tlhIngan-Hol Archive: Thu Jan 31 09:17:03 2002

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Re: KLBC: chay' mu'meyvam lo'lu'?

>Long ago Mark Shoulson taught me a new word in English:  analepsis.  He was
>referring to tlhIngan Hol's common usage of stating the subject of the
>sentence before using a pronoun later to recall it.  I hope I am
>understanding the meaning of this word.  Ever since then I have consciously
>used the subject explicitly in the first phrase of a complex sentence and
>referred back to it with a pronoun .

It's actually pretty common in most languages to state a noun before  using 
a pronoun to refer to it.  The noun is called the 'antecedent', which means 
thing that comes before.  However, we often use the pronoun first in English 
as well: 'Before he fixed his watch, John was often late', as opposed to: 
'Before John fixed his watch, he was often late'.  I believe the noun is 
still referred to as antecedent when it comes after the noun, although I 
suppose 'postcedent' would be a better term.

>So, I thought this was not just a personal preference.  I thought it had 
>pointed out that tlhIngan Hol normally works this way.

If it matched the pattern of most Earth languages, then normally it would; 
that is, normally a noun would be used before a pronoun that referred to it. 
  In fact, putting the noun second seems to me to be something of a 
carry-over from English, i.e., since we would generally say 'Kang believes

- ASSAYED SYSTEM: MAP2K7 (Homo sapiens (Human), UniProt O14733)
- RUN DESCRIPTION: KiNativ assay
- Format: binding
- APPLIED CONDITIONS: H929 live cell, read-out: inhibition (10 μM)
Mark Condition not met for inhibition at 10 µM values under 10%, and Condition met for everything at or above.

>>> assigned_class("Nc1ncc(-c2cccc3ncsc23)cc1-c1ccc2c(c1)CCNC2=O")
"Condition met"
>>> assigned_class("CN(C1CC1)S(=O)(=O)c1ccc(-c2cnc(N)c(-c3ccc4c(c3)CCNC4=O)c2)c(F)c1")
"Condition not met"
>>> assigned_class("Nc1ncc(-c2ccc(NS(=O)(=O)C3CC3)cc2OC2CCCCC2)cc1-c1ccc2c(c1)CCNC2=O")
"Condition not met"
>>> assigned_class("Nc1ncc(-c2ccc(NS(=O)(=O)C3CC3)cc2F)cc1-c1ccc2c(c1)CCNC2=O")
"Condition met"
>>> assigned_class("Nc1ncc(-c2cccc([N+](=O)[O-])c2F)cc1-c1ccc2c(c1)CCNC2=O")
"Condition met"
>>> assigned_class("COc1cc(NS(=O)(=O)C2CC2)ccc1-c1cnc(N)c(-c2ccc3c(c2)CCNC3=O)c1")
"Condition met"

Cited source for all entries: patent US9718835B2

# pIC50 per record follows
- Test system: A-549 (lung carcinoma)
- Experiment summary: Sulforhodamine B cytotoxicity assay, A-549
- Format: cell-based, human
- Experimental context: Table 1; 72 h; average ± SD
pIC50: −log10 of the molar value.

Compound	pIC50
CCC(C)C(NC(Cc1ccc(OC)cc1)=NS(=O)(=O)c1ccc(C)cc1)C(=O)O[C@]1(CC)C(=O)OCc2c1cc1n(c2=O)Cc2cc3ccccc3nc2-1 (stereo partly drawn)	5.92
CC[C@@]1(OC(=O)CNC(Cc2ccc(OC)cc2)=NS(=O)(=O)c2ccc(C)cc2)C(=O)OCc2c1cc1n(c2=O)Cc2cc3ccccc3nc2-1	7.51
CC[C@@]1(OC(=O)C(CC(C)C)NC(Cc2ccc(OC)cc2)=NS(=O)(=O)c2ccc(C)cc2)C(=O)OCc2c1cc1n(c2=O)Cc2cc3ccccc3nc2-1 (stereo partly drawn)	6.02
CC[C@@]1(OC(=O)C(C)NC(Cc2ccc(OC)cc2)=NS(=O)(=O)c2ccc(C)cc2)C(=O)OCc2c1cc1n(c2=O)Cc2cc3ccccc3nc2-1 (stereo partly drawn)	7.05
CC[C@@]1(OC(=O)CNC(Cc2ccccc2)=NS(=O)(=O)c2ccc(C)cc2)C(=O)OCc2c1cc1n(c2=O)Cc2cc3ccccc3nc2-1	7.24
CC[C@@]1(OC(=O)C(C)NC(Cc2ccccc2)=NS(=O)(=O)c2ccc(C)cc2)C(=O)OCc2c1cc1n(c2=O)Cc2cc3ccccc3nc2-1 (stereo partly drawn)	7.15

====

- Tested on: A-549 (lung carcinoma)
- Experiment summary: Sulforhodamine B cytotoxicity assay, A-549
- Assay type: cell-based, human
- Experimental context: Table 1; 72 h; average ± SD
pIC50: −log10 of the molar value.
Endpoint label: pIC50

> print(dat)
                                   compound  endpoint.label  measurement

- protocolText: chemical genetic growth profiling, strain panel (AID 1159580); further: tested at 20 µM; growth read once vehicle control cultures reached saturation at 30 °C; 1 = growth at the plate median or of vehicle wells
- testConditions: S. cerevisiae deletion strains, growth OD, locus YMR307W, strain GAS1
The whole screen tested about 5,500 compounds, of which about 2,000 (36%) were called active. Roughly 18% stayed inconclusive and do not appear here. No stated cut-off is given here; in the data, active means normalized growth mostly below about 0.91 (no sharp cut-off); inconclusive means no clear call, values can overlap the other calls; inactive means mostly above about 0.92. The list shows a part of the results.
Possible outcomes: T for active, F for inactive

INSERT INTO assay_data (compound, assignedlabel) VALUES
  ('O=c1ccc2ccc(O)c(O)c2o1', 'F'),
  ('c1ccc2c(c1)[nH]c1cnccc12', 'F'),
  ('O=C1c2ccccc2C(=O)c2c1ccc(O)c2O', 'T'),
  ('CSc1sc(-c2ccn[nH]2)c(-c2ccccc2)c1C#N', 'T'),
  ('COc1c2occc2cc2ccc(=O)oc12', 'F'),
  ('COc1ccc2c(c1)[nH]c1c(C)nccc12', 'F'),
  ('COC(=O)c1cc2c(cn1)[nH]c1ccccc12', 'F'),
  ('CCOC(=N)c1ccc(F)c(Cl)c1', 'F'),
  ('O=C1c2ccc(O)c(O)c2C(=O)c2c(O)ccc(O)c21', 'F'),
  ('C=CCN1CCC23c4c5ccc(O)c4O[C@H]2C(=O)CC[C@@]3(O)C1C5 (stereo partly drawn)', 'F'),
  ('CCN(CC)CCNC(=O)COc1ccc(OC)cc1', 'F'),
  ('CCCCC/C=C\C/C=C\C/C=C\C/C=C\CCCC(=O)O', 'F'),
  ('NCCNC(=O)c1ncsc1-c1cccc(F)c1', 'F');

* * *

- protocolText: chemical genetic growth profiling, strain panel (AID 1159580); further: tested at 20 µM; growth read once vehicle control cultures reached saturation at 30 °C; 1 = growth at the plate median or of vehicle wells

he is a great warrior', with the noun on the main clause and the pronoun on 
the subordinate clause, we tend to do the same in Klingon: {SuvwI' Dun ghaH 
'e' Har qang}.  This tendency to allow one's first language to influence a 
second is called 'L1 intereference in L2'.  (As an aside, 'L2 interference 
in L3' also occurs, although usually to alesser degree; I, personally, have 
this problem with Finnish and Klingon - I find it eaiser to think about a 
Klingon sentence in terms of Finnish, since Finnish has variable word order 
and thinking OVS doesn't confuse me as it does if I'm thinking about in 
English.  But then my Finnish speech patterns influence my Klingon 

Even in Earth languages with variable word orders, pronouns tend not to be 
used until an antecedent has been used, at least in colloquial speech.  
Poetry and formal speech are, of course, another matter.  (Of course, this 
is a generalization; specific examples of languages that usually put the 
pronouns before the nouns they refer to in a sentence would be an 
interesting and welcome addition to my box of oddities.)

However, whether Okrand intentionally put the subject in this position, or 
was falling prey to the interference I mentioned, Voragh's examples seem to 
make it pretty clear that this is how he generally does it.  (I say 'seem' 
here because there may be other examples with the noun first of which I am 
unaware, being no canon master myself.)



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